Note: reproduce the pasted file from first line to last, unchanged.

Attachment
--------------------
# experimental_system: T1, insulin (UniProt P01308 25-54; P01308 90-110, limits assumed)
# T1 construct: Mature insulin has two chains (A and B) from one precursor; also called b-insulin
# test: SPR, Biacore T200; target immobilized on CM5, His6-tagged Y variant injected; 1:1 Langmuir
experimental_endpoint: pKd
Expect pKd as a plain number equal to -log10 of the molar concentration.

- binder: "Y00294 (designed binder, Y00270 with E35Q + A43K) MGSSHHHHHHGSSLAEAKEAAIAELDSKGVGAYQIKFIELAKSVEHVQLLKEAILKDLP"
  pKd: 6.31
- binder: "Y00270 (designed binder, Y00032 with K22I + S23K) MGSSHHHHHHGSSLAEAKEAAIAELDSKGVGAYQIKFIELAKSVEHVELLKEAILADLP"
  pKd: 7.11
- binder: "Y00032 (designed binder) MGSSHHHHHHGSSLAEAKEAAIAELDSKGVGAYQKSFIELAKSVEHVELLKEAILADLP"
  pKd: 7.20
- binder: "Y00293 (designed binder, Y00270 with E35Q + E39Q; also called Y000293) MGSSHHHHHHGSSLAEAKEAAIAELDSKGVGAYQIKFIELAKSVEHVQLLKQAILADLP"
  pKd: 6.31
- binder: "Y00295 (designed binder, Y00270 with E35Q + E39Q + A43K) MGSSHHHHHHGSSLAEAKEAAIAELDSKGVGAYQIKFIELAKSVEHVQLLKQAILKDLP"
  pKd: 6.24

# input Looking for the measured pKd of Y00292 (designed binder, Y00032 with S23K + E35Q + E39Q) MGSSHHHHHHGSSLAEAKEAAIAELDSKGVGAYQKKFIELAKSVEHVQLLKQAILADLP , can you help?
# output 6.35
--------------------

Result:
# experimental_system: T1, insulin (UniProt P01308 25-54; P01308 90-110, limits assumed)
# T1 construct: Mature insulin has two chains (A and B) from one precursor; also called b-insulin
# test: SPR, Biacore T200; target immobilized on CM5, His6-tagged Y variant injected; 1:1 Langmuir
experimental_endpoint: pKd
Expect pKd as a plain number equal to -log10 of the molar concentration.

- binder: "Y00294 (designed binder, Y00270 with E35Q + A43K) MGSSHHHHHHGSSLAEAKEAAIAELDSKGVGAYQIKFIELAKSVEHVQLLKEAILKDLP"
  pKd: 6.31
- binder: "Y00270 (designed binder, Y00032 with K22I + S23K) MGSSHHHHHHGSSLAEAKEAAIAELDSKGVGAYQIKFIELAKSVEHVELLKEAILADLP"
  pKd: 7.11
- binder: "Y00032 (designed binder) MGSSHHHHHHGSSLAEAKEAAIAELDSKGVGAYQKSFIELAKSVEHVELLKEAILADLP"
  pKd: 7.20
- binder: "Y00293 (designed binder, Y00270 with E35Q + E39Q; also called Y000293) MGSSHHHHHHGSSLAEAKEAAIAELDSKGVGAYQIKFIELAKSVEHVQLLKQAILADLP"
  pKd: 6.31
- binder: "Y00295 (designed binder, Y00270 with E35Q + E39Q + A43K) MGSSHHHHHHGSSLAEAKEAAIAELDSKGVGAYQIKFIELAKSVEHVQLLKQAILKDLP"
  pKd: 6.24

# input Looking for the measured pKd of Y00292 (designed binder, Y00032 with S23K + E35Q + E39Q) MGSSHHHHHHGSSLAEAKEAAIAELDSKGVGAYQKKFIELAKSVEHVQLLKQAILADLP , can you help?
# output 6.35